On the night of July 15, the Turkish society watched a military coup attempt, live on TV. For some it was so difficult to make sense of it that they chose to interpret the whole event as “staged”, being a member of a society inclined towards conspiracy theories. How could one call this a real military coup?
Let us not forget that Turkey’s history is replete with not only “successful”, but also “failed” military coups. Whether a military intervention succeeds in reaching its objectives or not, will depend on three factors: 1) A social and political crisis conducive to a military coup; 2) domestic and overseas social support; 3) political and military capacity.
Turkey is undergoing a deep political crisis for a long time. Başlangıç, and the Left in general, have described and analyzed this crisis through different perspectives. It was argued in these analyses that one possible outcome of this crisis, further aggravated by the government’s implementation of a war strategy following the general elections of June 7, 2015, could be a military intervention. Naturally, no one could make any estimation about its timing.
Tonight, a junta inside the army has attempted a military coup. While doing so, they assumed that the current acute political crisis would readily guarantee them domestic and overseas social support, as well as the required capacity. However, they were wrong. In a short space of time, statements clearly against the attempted military coup were issued from within the army (top commanders of the navy, first land army and special forces), major political parties, capitalists’ professional associations (TÜSİAD, TOBB), as well as international powers -as soon as they got a grasp of what was going on. Spokespeople of the civilian government made calls for resistance via private TV channels -which had continued their broadcast without disruption, not because the coup was “staged” (as argued by some), but because it had a limited capacity.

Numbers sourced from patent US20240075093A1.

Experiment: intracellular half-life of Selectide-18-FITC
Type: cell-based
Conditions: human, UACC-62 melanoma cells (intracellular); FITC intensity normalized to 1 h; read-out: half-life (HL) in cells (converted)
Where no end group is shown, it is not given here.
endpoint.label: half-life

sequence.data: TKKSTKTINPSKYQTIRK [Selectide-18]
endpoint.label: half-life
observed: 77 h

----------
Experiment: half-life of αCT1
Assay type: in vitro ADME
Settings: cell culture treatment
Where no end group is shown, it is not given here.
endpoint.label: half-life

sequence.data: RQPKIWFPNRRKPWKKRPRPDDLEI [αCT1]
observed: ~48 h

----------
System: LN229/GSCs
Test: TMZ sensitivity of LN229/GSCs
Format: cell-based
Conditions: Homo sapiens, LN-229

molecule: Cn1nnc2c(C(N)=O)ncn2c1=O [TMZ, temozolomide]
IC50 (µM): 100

The AKP government will most probably turn this attempted coup into a political opportunity for itself, and use it as a pretext to initiate yet another wave of authoritarianism; however, we should not have any scruples about the coup. In this age, where even wars and coups are broadcast live before our eyes, only true democracy can be the antidote to military or civilian authoritarian regimes. And true democracy rests on the people’s own power, and nothing else.
This attempted coup will do nothing but turn pitch-black the darkness we are currently going through. Tanks can never be the antidote to unbridled authoritarianism, autocratic tendencies, and the suppression of democracy. Without any doubt, we have to stand against this military coup attempt, which, despite targeting an antidemocratic government, is so reckless as to bomb the parliament. We must say no to all attempted military juntas and coups, without “but”s and “maybe”s.
Başlangıç, July 16, 2016
Originally posted here.
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